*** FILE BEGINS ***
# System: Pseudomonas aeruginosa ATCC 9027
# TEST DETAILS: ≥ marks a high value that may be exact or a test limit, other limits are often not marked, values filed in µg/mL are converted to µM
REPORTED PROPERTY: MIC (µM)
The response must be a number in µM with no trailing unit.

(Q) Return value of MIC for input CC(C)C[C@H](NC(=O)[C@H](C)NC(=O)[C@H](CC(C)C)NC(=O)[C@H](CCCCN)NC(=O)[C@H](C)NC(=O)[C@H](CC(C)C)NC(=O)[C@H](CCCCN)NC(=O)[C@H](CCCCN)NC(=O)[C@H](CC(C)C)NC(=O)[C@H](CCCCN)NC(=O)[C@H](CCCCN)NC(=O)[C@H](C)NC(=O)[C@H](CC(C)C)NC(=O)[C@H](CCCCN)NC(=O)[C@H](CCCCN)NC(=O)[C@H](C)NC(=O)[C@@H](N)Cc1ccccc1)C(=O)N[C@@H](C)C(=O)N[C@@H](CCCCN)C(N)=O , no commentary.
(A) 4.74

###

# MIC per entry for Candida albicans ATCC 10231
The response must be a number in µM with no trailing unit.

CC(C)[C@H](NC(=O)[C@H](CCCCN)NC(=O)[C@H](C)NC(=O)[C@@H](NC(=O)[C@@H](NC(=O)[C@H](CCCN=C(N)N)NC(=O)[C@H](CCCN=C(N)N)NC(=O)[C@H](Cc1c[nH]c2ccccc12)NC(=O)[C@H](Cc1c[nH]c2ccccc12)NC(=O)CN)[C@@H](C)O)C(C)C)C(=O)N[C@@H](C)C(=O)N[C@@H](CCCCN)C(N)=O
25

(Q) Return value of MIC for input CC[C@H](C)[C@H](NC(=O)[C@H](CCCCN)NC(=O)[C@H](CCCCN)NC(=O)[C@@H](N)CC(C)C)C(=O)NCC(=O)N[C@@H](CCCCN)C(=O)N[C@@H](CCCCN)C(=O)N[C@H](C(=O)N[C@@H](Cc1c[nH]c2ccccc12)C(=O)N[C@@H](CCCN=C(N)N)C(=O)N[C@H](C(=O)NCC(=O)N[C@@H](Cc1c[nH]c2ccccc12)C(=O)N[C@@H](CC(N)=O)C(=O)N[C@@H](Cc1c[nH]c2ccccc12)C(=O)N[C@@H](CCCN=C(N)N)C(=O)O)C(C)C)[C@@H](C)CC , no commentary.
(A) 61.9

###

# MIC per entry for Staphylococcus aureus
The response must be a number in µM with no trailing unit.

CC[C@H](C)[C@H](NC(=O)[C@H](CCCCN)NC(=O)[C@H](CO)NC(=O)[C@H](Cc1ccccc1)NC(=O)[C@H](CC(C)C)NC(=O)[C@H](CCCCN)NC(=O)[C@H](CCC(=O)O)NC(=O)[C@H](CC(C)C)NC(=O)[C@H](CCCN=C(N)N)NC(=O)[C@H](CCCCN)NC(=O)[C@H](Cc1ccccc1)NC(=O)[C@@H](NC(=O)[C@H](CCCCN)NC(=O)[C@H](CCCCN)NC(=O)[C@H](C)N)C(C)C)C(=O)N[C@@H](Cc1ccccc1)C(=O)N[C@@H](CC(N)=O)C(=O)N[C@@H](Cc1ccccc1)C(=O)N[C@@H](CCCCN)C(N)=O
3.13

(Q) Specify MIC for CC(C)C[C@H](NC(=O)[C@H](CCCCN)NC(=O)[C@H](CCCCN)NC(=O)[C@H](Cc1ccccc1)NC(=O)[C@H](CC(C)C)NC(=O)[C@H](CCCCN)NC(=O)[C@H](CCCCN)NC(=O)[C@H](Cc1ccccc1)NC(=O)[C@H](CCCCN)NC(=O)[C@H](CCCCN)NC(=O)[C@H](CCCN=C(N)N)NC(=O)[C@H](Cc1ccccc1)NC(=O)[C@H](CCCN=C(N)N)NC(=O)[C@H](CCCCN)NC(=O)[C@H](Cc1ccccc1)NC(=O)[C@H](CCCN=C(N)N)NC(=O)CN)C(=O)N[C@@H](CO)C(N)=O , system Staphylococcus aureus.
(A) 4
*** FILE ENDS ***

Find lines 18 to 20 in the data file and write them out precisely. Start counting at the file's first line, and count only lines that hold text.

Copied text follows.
3.13

(Q) Specify MIC for CC(C)C[C@H](NC(=O)[C@H](CCCCN)NC(=O)[C@H](CCCCN)NC(=O)[C@H](Cc1ccccc1)NC(=O)[C@H](CC(C)C)NC(=O)[C@H](CCCCN)NC(=O)[C@H](CCCCN)NC(=O)[C@H](Cc1ccccc1)NC(=O)[C@H](CCCCN)NC(=O)[C@H](CCCCN)NC(=O)[C@H](CCCN=C(N)N)NC(=O)[C@H](Cc1ccccc1)NC(=O)[C@H](CCCN=C(N)N)NC(=O)[C@H](CCCCN)NC(=O)[C@H](Cc1ccccc1)NC(=O)[C@H](CCCN=C(N)N)NC(=O)CN)C(=O)N[C@@H](CO)C(N)=O , system Staphylococcus aureus.
(A) 4